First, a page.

Wednesday, 18 February 2015

The language of cancer

As a 'brave' 'survivor' who has 'battled' cancer and won by 'staying positive', I find myself reflecting a lot on the language of cancer. If I'm completely honest I hate it! I hate the inference that I am in any way in control of the outcome of cancer, and find it a little disrespectful to those who have died. I don't for one second believe that 'staying positive' will mean that I am one of the lucky ones who won't die of this disease, nor do I believe that those who have terminal cancer are in some way responsible for their condition. I also don't think I'm any braver than anyone else, just that I've had to experience something that was horribly challenging, physically and emotionally and I got through it. Cancer treatment is really rough on those who have to experience it. It's also rough on those who love the person who's going through it. But it's an indiscriminate and random disease. Of each ten women who were diagnosed with triple negative grade 3 breast cancer like myself (and now Carol McGiffin), six of us will be around to tell the tale in five years' time. It won't be the brave ones who make it, or the most positive, it'll just be as random a selection as those of us who got it in the first place.

I think that people who have experienced this shouldn't be made to feel that they can't be truthful about their feelings in case they're not being positive and then are less likely to make it. I want to feel that I can be positive some days, and wail and cry and complain on others. I hope and pray that I will be one of the lucky ones. But if I'm not, then I haven't lost a battle, or my spirit. I can still have been brave and positive. But I will simply have been unlucky.

And, who knows, with all the developments in cancer treatments, maybe it will be even more of us that can share our hatred of the language of cancer in five years' time. Even better, perhaps it will be such a distant memory that we won't even notice!


Along those same lines, there may be times when friends or relatives try to reassure you with comments like “God doesn’t give us anything we can’t handle,” or “God must have a reason that this has happened.” Yes, really, I've had these comments!! 
Sometimes these words might make us feel better – we want to believe them! But sometimes they have the opposite effect. While people say these things with the very best of intentions, if you are struggling with spiritual doubts, the thoughts and feelings invoked by such comments might only add to your stress.
Sometimes people say these things because they just don’t know what else to say. You may feel very annoyed and even angry. Sometimes this can be a good topic to talk over with another cancer patient.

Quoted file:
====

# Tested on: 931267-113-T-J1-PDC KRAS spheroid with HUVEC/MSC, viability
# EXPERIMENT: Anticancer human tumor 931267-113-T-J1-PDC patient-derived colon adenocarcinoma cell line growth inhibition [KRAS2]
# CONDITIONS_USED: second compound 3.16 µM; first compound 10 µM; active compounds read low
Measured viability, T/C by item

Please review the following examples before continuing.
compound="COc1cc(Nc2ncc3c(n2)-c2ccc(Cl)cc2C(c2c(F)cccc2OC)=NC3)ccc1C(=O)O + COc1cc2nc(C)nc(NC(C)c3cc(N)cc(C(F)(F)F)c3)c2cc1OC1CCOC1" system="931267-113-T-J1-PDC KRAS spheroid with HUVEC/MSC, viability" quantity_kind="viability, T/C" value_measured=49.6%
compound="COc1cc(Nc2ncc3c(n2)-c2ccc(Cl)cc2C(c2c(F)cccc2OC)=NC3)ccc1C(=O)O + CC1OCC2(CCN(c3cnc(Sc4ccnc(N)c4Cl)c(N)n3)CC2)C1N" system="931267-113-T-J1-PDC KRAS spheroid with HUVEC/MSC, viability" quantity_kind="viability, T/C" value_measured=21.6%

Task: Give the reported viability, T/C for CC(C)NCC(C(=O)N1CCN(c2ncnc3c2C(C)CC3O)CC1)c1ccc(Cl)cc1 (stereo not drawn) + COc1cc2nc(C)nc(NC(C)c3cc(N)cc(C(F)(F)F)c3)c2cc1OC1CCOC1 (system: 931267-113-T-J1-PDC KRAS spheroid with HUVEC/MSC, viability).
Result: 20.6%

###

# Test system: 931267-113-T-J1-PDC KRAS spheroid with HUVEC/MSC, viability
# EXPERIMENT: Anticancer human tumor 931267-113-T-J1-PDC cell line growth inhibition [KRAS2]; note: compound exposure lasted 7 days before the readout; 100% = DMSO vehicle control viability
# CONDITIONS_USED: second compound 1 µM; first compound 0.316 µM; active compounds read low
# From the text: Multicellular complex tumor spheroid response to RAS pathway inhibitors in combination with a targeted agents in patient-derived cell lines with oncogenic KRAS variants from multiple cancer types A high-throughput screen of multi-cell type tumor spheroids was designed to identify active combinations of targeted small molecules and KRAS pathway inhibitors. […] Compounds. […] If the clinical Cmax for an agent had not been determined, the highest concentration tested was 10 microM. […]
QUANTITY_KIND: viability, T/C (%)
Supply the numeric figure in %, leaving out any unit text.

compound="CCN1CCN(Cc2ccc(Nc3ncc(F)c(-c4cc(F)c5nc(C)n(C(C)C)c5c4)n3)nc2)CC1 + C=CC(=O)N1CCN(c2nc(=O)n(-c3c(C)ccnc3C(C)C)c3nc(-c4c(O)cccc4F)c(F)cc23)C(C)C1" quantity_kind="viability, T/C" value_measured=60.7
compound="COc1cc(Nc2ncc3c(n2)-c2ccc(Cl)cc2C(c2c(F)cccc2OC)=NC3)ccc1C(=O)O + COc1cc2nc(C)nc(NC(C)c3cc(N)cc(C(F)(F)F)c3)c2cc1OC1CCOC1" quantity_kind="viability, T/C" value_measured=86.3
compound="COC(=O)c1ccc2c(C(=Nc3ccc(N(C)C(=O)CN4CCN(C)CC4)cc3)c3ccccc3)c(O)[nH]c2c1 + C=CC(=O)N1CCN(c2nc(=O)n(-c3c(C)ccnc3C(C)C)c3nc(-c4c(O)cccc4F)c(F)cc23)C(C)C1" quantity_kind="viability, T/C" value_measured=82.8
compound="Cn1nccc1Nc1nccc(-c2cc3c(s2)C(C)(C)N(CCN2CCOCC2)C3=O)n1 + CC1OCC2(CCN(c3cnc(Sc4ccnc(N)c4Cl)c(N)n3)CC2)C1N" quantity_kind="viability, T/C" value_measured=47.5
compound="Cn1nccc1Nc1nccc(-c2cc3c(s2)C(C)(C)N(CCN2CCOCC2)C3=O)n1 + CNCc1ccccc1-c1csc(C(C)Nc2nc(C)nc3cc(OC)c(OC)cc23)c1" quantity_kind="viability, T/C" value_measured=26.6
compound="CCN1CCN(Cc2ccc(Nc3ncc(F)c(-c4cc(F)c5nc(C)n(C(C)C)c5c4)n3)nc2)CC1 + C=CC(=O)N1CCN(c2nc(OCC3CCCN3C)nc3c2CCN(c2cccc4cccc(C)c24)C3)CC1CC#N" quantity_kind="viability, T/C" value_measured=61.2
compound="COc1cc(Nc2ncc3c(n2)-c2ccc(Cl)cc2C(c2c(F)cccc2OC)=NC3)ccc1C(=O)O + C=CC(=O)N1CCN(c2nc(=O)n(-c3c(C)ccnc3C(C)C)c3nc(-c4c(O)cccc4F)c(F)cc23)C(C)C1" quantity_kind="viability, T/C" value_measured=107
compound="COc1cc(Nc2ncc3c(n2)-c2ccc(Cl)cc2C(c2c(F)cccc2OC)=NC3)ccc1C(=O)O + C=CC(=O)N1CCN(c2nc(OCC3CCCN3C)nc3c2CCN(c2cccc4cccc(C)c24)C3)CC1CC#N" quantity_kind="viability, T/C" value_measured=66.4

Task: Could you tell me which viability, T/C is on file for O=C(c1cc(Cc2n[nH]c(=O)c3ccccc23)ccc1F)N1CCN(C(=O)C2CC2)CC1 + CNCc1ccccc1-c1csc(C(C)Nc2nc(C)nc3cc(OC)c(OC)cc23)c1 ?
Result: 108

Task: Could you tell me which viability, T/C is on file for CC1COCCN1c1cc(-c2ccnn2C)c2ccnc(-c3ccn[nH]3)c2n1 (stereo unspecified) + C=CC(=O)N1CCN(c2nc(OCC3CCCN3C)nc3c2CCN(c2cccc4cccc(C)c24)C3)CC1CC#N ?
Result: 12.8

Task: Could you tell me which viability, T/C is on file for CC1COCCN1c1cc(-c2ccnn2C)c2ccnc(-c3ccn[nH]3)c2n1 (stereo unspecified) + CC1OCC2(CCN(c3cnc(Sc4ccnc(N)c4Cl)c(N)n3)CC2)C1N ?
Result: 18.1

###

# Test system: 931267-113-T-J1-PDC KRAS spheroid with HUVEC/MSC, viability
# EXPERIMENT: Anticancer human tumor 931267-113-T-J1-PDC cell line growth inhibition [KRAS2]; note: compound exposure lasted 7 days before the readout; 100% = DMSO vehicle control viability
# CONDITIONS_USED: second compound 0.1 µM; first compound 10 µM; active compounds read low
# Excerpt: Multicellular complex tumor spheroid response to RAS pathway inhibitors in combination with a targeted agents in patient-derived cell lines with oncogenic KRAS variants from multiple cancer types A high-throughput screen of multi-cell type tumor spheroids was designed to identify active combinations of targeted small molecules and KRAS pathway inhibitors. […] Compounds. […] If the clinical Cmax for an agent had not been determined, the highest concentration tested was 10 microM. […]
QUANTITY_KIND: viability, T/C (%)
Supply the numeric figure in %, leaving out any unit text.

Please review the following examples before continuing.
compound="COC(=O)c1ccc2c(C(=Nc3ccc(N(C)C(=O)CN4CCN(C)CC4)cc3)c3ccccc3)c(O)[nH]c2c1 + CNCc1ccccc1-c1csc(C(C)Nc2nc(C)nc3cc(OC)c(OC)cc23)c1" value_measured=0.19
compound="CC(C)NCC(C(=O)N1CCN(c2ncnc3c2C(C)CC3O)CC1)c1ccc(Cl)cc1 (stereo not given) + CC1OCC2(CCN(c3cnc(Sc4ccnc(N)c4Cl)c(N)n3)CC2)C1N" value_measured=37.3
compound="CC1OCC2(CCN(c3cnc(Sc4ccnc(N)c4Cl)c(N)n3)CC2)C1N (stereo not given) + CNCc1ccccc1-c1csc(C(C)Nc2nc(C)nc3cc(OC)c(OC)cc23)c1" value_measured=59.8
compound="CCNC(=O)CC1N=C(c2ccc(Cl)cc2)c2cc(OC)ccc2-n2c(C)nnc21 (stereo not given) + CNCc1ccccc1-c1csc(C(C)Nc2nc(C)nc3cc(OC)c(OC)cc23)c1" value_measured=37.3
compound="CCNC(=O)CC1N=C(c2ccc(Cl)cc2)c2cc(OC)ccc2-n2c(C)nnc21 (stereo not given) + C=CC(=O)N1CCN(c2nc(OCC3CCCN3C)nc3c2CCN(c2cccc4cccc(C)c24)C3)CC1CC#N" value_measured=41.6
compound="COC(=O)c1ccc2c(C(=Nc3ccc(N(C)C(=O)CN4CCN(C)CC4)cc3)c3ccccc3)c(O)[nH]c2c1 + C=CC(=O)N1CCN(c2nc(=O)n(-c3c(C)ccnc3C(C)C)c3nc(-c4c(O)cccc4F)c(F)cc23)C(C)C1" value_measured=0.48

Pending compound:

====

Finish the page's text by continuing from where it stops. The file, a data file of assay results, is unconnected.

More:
Amanda and I have had many a laugh at some of the comments we've received, including people who can 'guarantee' that the cancer won't come back.
How do you respond to such comments? Cancer is a battle you just don’t want to fight.


See what I did there

Lumps, frights and cold sweats - life after cancer

A mere seven weeks after my clear mammogram results and cancer reminded me of its constant presence in my life. After Christmas, like half of the UK, I developed a hideous cough and flu-like symptoms. I battled on, as is my usual way, but couldn't fight the nagging (and often melodramatic) fear that this could be something more onerous. Three weeks on and the cough had cleared, but a gripping pain in my left breast, aggravated by innocuous activities such as sneezing, lying down or turning, prevailed. I went to the local walk-in centre, and due to my history, the resident Doctor checked my breast. I was instantly chilled by the "I'm sorry to have to tell you this..." line and the 'brace yourself for bad news' sympathetic face and the news that I had a 2-3 cm lump which was hard with irregular edges. I was absolutely gutted, even more so than last time oddly, fearing the whole hideousness of going through chemo again far more than the possibility that the cancer could be terminal. I booked an appointment with my breast care surgeon straight away and was seen within two days. During a jovial round of appointments in which I was pummelled by two handsome junior Doctors, examined by my surgeon, covered in jelly, inspected by ultrasound and then went back to the experts, I was told that it was benign. I was beside myself with joy and honestly felt like I was given huge reprieve. Particularly since many of my contemporaries are still bravely facing the challenge of enduring chemo and facing a poor prognosis. So my tip would vigilant, but don't panic. Go and see a specialist as soon as you can and don't worry about wasting anyone's time - that's what they're there for.


Only when you've been through cancer can you truly relate to the fear and anxiety that arises when you're about to have your annual mammogram (first one since B.C for Amanda and I).
Yes, well meaning people will tell you to 'stay positive' and 'you'll be fine' and 'you won't be that unlucky to get it twice'...I didn't realise that luck came in to it when I got it the first time?
I had my mammogram two weeks ago today (05/02/15) and two days ago, I received a phone call from the Breast Care Nurse to ask me to go back to the hospital for an ultrasound. She said my mammogram was clear but I needed an ultrasound as this is how my original cancer was picked up.
Amanda can verify that part of my brain didn't believe the nurse and I convinced myself that she was lying just to get me go back for the ultrasound. She wasn't!! My ultrasound was clear too but the anxiety and nervousness I felt having the ultrasound was very real. I can now breathe and relax and hopefully get on with my life until I'm thrown back into 'the zone' when I next have a review or examination.